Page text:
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guilherme_muniz
New Member

Budget vs Commitment vs Actual

Hello dears. 

I'm a newbie in Power BI, so I could use a little help here.  

I have 3 tables:  

1) Budget (with department, value and purchase order columns)

2) Commitment (with value and purchase order columns)

3) Actual (with value and purchase orders columns)

 

How I should relate those so I can make a "Line and Stacked column" visual like below.

 

'
Shared Axis: Department
Column series: empty 

Column values: Commitment and Actual

Line values: Budget

'

I think I will need to add some dimensions tables, but I'm struggling on it. Would appreciate some help here.

 Feel free to suggest anything, even DAX formulas, although I think it will be not necessary.

2 ACCEPTED SOLUTIONS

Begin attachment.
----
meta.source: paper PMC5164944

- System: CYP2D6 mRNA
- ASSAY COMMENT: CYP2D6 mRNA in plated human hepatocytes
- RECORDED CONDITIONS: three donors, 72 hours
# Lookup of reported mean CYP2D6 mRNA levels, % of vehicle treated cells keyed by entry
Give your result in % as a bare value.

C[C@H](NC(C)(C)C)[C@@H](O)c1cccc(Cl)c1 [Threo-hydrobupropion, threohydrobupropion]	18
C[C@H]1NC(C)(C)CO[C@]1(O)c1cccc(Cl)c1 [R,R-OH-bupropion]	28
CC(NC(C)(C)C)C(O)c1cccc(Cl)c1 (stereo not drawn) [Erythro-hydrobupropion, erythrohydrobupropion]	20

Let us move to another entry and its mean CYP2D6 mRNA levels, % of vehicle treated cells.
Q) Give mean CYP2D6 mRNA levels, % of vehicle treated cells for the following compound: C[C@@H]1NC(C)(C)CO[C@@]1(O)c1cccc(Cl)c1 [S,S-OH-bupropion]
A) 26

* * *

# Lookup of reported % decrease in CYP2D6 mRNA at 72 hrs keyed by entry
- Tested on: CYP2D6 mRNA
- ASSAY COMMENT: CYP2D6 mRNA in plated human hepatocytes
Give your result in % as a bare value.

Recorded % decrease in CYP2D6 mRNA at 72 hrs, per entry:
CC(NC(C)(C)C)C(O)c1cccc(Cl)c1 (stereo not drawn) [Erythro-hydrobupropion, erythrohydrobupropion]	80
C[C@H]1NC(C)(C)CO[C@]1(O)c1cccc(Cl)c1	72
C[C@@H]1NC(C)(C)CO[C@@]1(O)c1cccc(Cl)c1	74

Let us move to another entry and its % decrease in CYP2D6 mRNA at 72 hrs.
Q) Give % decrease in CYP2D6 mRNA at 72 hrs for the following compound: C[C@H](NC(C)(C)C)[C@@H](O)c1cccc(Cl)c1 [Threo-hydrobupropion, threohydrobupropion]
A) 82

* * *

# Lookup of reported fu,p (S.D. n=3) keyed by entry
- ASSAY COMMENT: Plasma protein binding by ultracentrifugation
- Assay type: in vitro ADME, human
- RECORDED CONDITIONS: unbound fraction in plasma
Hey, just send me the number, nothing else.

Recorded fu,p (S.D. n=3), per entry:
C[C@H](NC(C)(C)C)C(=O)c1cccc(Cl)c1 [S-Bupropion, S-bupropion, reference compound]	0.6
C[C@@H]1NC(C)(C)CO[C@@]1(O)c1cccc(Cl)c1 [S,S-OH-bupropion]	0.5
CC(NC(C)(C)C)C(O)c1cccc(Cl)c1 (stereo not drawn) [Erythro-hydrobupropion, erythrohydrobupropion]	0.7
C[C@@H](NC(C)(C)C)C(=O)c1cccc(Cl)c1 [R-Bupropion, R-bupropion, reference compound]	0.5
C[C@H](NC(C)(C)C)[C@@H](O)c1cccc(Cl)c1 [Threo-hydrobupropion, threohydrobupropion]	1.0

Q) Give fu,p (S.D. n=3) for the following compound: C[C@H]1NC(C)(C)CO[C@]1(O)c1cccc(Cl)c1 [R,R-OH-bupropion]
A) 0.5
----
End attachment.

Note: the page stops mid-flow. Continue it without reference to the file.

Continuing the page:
kentyler
Solution Sage
Solution Sage

So each Department has a Budget that includes multiple Purchase Orders, each of different value

 

A Commitment is a promise of a value for a given Purchase Order

 

An Actual is an actual value for a given Purchase Order

 

It looks like the relationships are between the Purchase Order columns... which implies a table of Purchase Orders with a unique entry for each purchase order. 

That gives you 3 fact tables: Budget, Commitments, Actuals 

with a Purchase Order dimension table that links to all of them with a 1 to many relationship

 

 

I'm a personal Power Bi Trainer I learn something every time I answer a question

The Golden Rules for Power BI

  1. Use a Calendar table. A custom Date tables is preferable to using the automatic date/time handling capabilities of Power BI. https://www.youtube.com/watch?v=FxiAYGbCfAQ